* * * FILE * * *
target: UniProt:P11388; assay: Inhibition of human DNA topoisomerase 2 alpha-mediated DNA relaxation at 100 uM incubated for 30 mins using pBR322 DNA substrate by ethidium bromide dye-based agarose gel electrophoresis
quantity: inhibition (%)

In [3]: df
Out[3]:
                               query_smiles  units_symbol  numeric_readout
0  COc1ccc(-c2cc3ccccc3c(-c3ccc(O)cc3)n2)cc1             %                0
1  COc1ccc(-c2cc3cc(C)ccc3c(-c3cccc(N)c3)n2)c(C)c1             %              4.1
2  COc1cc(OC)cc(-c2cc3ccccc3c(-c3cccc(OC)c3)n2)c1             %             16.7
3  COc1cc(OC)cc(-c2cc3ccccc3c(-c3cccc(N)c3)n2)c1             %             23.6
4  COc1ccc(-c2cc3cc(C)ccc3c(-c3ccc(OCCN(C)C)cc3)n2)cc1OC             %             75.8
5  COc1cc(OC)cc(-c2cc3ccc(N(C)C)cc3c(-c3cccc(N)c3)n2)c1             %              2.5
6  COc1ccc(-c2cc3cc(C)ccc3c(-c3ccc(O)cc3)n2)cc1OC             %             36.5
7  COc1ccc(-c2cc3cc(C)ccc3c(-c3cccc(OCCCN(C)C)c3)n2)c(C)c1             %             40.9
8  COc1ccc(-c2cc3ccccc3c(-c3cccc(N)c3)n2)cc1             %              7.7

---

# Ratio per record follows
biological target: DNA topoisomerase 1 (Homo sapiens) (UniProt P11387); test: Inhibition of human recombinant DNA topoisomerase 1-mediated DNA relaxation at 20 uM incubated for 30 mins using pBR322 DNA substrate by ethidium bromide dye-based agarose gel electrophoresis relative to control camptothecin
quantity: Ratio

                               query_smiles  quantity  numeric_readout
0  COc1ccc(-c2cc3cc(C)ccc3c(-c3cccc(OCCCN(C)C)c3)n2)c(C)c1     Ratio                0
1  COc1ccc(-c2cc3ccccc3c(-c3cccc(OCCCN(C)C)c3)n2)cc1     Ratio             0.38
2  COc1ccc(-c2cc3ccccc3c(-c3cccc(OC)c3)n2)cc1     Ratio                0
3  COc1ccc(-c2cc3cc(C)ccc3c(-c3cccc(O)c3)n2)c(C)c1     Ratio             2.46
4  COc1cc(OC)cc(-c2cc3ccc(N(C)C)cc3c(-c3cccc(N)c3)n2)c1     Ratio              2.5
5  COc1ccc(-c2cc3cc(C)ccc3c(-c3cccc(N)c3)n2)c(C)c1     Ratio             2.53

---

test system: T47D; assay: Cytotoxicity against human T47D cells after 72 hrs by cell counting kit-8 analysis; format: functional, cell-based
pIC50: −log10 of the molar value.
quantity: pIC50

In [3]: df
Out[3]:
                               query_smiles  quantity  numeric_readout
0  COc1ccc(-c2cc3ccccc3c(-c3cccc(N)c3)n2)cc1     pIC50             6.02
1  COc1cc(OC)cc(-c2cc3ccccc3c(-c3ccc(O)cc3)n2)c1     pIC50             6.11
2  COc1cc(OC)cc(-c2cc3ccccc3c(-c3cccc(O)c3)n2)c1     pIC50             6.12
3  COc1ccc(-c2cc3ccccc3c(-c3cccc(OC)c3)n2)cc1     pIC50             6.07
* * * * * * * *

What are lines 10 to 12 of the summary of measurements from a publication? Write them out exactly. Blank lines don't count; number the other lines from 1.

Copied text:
4  COc1ccc(-c2cc3cc(C)ccc3c(-c3ccc(OCCN(C)C)cc3)n2)cc1OC             %             75.8
5  COc1cc(OC)cc(-c2cc3ccc(N(C)C)cc3c(-c3cccc(N)c3)n2)c1             %              2.5
6  COc1ccc(-c2cc3cc(C)ccc3c(-c3ccc(O)cc3)n2)cc1OC             %             36.5